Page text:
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Although I had not read the book I was still interested as our guests had already started visiting the set and I wanted to know what it was about so I could pass on the local knowledge i.e. - what was Hobbiton like? is it worth going?
I have to say I was very impressed by what I saw and the level of detail that Peter Jackson had gone to to ensure that no stone was left unturned to get everything 110% right. from the breed of sheep on the set to the individual piles of firewood outside each hobbit hole nothing was left to chance.
The Hobbit holes were made in 3 sizes to cope with the different heights of the Hobbits and Gandoff of course and Jackson even made additional Hobbit holes he did not need just in case he needed them.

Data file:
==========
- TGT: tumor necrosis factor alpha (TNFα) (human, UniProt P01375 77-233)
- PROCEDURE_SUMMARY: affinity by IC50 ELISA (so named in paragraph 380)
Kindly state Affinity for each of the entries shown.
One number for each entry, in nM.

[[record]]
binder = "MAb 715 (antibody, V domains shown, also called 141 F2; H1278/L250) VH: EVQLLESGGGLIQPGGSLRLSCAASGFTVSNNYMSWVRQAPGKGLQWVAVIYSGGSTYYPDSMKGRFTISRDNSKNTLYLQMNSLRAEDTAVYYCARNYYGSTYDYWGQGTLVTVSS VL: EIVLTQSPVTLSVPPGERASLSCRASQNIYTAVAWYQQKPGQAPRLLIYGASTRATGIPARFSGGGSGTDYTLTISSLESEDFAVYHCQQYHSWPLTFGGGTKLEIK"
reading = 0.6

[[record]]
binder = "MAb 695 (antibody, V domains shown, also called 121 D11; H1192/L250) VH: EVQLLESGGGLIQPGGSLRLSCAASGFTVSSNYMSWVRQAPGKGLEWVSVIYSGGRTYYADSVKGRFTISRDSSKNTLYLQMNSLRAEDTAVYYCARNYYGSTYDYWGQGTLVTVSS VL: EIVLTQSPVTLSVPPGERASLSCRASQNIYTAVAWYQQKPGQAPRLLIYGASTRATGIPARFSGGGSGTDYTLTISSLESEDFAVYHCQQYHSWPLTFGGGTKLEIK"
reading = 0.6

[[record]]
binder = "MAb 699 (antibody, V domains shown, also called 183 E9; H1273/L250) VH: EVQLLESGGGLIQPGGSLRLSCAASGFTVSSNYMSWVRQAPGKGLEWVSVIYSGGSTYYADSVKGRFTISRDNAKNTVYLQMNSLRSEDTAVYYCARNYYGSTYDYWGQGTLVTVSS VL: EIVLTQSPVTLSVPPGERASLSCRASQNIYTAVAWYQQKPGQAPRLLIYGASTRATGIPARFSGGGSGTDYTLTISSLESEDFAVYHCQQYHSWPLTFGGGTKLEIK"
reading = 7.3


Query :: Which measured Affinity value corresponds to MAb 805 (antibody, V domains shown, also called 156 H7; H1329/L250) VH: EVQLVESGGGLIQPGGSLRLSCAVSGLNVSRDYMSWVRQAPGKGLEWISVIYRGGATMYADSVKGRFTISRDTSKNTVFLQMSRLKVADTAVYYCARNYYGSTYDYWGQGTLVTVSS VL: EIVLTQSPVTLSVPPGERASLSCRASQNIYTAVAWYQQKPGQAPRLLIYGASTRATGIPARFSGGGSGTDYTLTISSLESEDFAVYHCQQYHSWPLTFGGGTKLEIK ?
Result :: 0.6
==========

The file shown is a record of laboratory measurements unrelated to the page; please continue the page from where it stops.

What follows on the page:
Trees had to be just like they would have been in middle earth and to ensure authenticity some tinkering was done to ensure they were just right i.e. some 300,000 leaves were wired to a tree to ensure it had the right look.
Thatch on the pub and mill roofs was cut from rushes around the Alexander farm.
The oak tree overlooking Bag End was cut down and brought in from near Matamata. Each branch was numbered and chopped, then transported and bolted together on top of Bag End (weighing 26 tonne).
Artificial leaves were imported from Taiwan and individually wired onto the dead tree.
The finishing touch is having an ale in the Green Dragon Inn at the end of the 2 hour tour - very authentic and a great way to end the tour and there's bragging rights as you tell your mates I had a beer in the Green Dragon Inn.
For any Hobbit buff it is a must and for those of you like me who has just a passing interest it is well worth the visit.
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